22 Jul 2013

The Only Thing That Can Stop This Asteroid…

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rubs it in with some cruel satire.

By now you’re probably wondering what this is all about, why FBI agents pulled you out of your barista job, threw you on a helicopter, and brought you to NASA headquarters. There’s no time, so I’ll shoot it to you straight. You’ve seen the news reports. What hit New York wasn’t some debris from an old satellite. There’s an asteroid the size of Montana heading toward Earth and if it hits us, the planet is over. But we’ve got one last-ditch plan. We need a team to land on the surface of the asteroid, drill a nuclear warhead one mile into its core, and get out before it explodes. And you’re just the liberal arts major we need to lead that team.

Sure, we’ve got dozens of astronauts, physicists, and demolitions experts. I’ll be damned if we didn’t try to train our best men for this mission. But just because they can fly a shuttle and understand higher-level astrophysics doesn’t mean they can execute a unique mission like this. Anyone can learn how to land a spacecraft on a rocky asteroid flying through space at twelve miles per second. I don’t need some pencilneck with four Ph.D’s, one-thousand hours of simulator time, and the ability to operate a robot crane in low-Earth orbit. I need someone with four years of broad-but-humanities-focused studies, three subsequent years in temp jobs, and the ability to reason across multiple areas of study. I need someone who can read The Bell Jar and make strong observations about its representations of mental health and the repression of women. Sure, you’ve never even flown a plane before, but with only ten days until the asteroid hits, there’s no one better to nuke an asteroid.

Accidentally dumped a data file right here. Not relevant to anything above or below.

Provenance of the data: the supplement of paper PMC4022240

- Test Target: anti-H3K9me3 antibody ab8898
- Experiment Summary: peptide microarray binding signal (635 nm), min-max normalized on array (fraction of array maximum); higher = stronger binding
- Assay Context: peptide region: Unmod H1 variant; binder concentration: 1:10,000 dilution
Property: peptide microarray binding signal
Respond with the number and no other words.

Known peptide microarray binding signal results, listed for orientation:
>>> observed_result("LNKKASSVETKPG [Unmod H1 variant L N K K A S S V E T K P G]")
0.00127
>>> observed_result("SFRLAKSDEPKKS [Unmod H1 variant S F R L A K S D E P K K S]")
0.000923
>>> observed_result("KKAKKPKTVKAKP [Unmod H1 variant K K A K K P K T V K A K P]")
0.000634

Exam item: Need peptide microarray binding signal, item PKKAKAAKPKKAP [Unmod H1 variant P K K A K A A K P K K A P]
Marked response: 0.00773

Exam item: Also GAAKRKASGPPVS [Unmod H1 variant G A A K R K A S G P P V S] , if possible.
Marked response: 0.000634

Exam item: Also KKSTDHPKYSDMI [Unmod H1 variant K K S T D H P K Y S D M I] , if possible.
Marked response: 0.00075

Read the whole thing.

It was easier in my generation’s day. Liberal arts major just learned to code and became IT professionals.

2 Feedbacks on "The Only Thing That Can Stop This Asteroid…"


In a letter, now before me, of recent date,
I recently found this in a monograph on the co-education of mind and hand

Col. Ingersoll, with characteristic force, says:

“I agree perfectly that the hand and head must work together. Nothing excites my pity more than a man who has given fifteen or twenty years of his life to study–who is the graduate of a University and yet knows nothing of importance–knows nothing that he can sell–knows nothing by which he can make a living. HIs poor head is stuffed with worthless knowledge–with declensions and conjugations–in other words he has spent his whole life learning the names of cards and has not the slightest idea of a game.”

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